Mistrust of health system part of vaccine hesitancy in Black communities, advocates say

·4 min read
A recent report from Statistics Canada found that 77 per cent of Black Canadian respondents were “not very likely to take a vaccine.
A recent report from Statistics Canada found that 77 per cent of Black Canadian respondents were “not very likely to take a vaccine.

Advocacy groups in Alberta are hoping to overcome vaccine hesitancy in Black communities following a Statistics Canada report showing Black Canadians are less likely to get a vaccine than other groups.

The report, titled Year in Review, demonstrates the uneven effects of the pandemic on Canadians of different racial backgrounds. It found Black Canadians were the hardest hit by the pandemic — and the most reluctant to get vaccinated.

The review found that 49 per cent of Canadians were not very likely to get a vaccine. For Black Canadians, that number hit 77 per cent — around 20 points higher than Chinese, South Asian or white respondents.

Vaccine hesitancy follows a history of systemic racism within institutions, said Bukola Salami, an associate professor of nursing at the University of Alberta and board member with the Black Opportunity Fund.

On March 13, the BOF partnered with the Black North Initiative to host a town hall meeting to take questions from Black community members about vaccines.

"We want to be able to bridge that gap and decrease the level of mistrust of the system," Salami said in an interview with CBC's Radio Active.

"We have ethical issues and racist issues that Black people have experienced in the past that really, really affect your trust in the system and the ability and willingness to take the vaccine."

Bukola Salami is a associate professor of nursing at the University of Alberta.
Bukola Salami is a associate professor of nursing at the University of Alberta.(Submitted by Bukola Salami)

For example, during the town hall people wondered if vaccinations were part of an experiment similar to the Tuskegee syphilis study, Salami said.

Between 1932 and 1972, the United States Public Health Service and Centers for Disease Control and Prevention told hundreds of Black men with syphilis in Alabama they were getting free public healthcare.

In fact, the subjects were not informed they had syphilis and did not receive any real treatment. By the time the experiment ended, 128 patients had died of syphilis or complications.

Salami said misinformation on social media also plays a part, referencing comments she's seen on Facebook groups for Black community members.

"Sometimes you wonder how the people actually think about this," she said, before adding there is a need to understand the effects of marginalization on people's willingness to accept certain narratives.

Around 400 people attended Saturday's event, Salami said, and there are plans to expand the effort to correct misinformation.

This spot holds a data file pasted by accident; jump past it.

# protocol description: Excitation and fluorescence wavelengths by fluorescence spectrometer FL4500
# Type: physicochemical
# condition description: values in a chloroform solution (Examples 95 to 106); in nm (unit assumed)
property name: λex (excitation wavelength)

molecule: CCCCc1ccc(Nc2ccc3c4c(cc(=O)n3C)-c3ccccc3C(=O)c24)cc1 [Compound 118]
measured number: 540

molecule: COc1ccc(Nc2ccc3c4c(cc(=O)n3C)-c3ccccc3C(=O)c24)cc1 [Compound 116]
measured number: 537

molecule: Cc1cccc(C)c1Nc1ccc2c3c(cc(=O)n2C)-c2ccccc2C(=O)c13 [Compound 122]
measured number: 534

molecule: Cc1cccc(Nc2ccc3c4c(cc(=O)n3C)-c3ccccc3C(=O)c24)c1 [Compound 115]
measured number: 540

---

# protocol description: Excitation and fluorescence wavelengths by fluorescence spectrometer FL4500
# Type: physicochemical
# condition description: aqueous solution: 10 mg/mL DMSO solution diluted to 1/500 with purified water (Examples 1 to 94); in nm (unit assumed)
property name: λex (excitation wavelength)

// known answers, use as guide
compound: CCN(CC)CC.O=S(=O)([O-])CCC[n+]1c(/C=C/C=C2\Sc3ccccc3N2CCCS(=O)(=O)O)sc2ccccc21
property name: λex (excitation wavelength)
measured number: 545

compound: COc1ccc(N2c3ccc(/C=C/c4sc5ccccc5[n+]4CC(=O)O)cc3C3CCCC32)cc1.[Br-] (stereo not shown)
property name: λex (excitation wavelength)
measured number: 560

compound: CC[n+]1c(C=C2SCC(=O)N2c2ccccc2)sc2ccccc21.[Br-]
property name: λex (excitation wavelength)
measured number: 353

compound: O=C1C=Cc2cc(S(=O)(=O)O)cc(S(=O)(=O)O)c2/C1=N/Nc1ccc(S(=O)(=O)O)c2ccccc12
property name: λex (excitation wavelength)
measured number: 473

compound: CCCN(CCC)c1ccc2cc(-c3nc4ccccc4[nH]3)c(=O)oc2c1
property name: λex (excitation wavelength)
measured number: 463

"At least we're making a dent," she said.

Need for localized data

Vaccine hesitancy comes from many quarters, including conspiracy theories that have taken hold in popular media, said Dr. Kannin Osei-Tutu, founder and president of the Black Physicians' Association of Alberta.

Established last November, the group has engaged in town halls in an effort to combat misinformation within Black communities.

"We're finding that to be the most effective strategy, given the limited resources we have available," Osei-Tutu said.

More unique to Black communities, is scepticism from religious leaders as well as mistrust of the medical community arising from historic and unethical experiments done on Black people, he said.

"Concerted education strategies around the safety and efficacy of the vaccines need to be rolled out and that can only happen in a coordinated fashion and in partnership with the provincial bodies," Osei-Tutu said.

Part of the problem is a lack of localized data as national statistics do not provide a clear path, he said.

"Without the data there, there is no policy that follows," he said. "And without the policy, there aren't resources that follow."

Salami notes that while this kind of data is collected and published in other jurisdictions like Toronto, the data for cities such as Edmonton is not publicly available.

The province is likely in the process of trying to establish a system but the gap puts efforts behind in targeting issues, she said.

"If you don't collect it, then you don't know how to solve it."

The province says it recognizes that racial, ethnic and socio-economic barriers can affect exposure and health outcomes of some Albertans.

Work is underway by Alberta Health to collect and analyze self-reported data on ethnicity and socioeconomic status, spokesperson Sherene Khaw said in a statement.

"This data requires further analysis before a decision is made on releasing it publicly," Khaw said.

"Long-term, we will continue exploring ways to effectively report the demographic data on race, ethnicity and socio-economic status of patients in the future," she said.

For more stories about the experiences of Black Canadians — from anti-Black racism to success stories within the Black community — check out Being Black in Canada, a CBC project Black Canadians can be proud of. You can read more stories here.

<cite>(CBC)</cite>
(CBC)